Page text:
The Other War: Iraq Vets Bear Witness
Chris Hedges & Laila Al-Arian
Over the past several months The Nation has interviewed fifty combat veterans of the Iraq War from around the United States in an effort to investigate the effects of the four-year-old occupation on average Iraqi civilians. These combat veterans, some of whom bear deep emotional and physical scars, and many of whom have come to oppose the occupation, gave vivid, on-the-record accounts. They described a brutal side of the war rarely seen on television screens or chronicled in newspaper accounts.
Their stories, recorded and typed into thousands of pages of transcripts, reveal disturbing patterns of behavior by American troops in Iraq. Dozens of those interviewed witnessed Iraqi civilians, including children, dying from American firepower. Some participated in such killings; others treated or investigated civilian casualties after the fact. Many also heard such stories, in detail, from members of their unit. The soldiers, sailors and marines emphasized that not all troops took part in indiscriminate killings. Many said that these acts were perpetrated by a minority. But they nevertheless described such acts as common and said they often go unreported--and almost always go unpunished.
Court cases, such as the ones surrounding the massacre in Haditha and the rape and murder of a 14-year-old in Mahmudiya, and news stories in the Washington Post, Time, the London Independent and elsewhere based on Iraqi accounts have begun to hint at the wide extent of the attacks on civilians. Human rights groups have issued reports, such as Human Rights Watch's Hearts and Minds: Post-war Civilian Deaths in Baghdad Caused by U.S. Forces, packed with detailed incidents that suggest that the killing of Iraqi civilians by occupation forces is more common than has been acknowledged by military authorities.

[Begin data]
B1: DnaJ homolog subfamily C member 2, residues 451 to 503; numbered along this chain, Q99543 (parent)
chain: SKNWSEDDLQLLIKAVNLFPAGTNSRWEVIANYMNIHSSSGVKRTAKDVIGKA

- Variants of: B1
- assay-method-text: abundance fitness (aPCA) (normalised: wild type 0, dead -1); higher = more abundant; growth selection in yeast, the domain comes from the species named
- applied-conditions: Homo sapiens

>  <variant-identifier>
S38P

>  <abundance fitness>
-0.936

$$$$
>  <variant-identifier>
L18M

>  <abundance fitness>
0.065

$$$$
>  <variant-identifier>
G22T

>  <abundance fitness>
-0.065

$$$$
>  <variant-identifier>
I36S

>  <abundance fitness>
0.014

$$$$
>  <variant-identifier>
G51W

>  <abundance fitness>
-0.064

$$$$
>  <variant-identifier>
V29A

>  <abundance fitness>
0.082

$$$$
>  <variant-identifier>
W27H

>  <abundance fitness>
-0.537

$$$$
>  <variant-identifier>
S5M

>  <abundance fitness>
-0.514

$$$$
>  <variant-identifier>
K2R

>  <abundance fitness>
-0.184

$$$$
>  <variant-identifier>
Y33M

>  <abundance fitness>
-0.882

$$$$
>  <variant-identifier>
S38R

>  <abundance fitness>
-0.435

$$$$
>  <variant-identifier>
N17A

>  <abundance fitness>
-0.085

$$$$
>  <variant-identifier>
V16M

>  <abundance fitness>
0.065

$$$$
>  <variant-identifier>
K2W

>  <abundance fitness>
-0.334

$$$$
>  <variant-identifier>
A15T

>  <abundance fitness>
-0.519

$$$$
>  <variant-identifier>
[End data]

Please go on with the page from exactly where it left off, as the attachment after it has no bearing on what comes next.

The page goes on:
This Nation investigation marks the first time so many on-the-record, named eyewitnesses from within the US military have been assembled in one place to openly corroborate these assertions.
I've done a lot of writing about civilian deaths in the wars that have raged on the last few years - always wondering what we didn't know about. Now, finally, at least some of this will be brought to light by the efforts of these courageous journalists and veterans. I think we all have a responsibility to closely examine what our countries' militaries are doing in our names and to hold those responsible accountable.
"I'll tell you the point where I really turned," said Spc. Michael Harmon, 24, a medic from Brooklyn. He served a thirteen-month tour beginning in April 2003 with the 167th Armor Regiment, Fourth Infantry Division, in Al-Rashidiya, a small town near Baghdad. "I go out to the scene and [there was] this little, you know, pudgy little 2-year-old child with the cute little pudgy legs, and I look and she has a bullet through her leg.... An IED [improvised explosive device] went off, the gun-happy soldiers just started shooting anywhere and the baby got hit. And this baby looked at me, wasn't crying, wasn't anything, it just looked at me like--I know she couldn't speak. It might sound crazy, but she was like asking me why. You know, Why do I have a bullet in my leg?... I was just like, This is--this is it. This is ridiculous."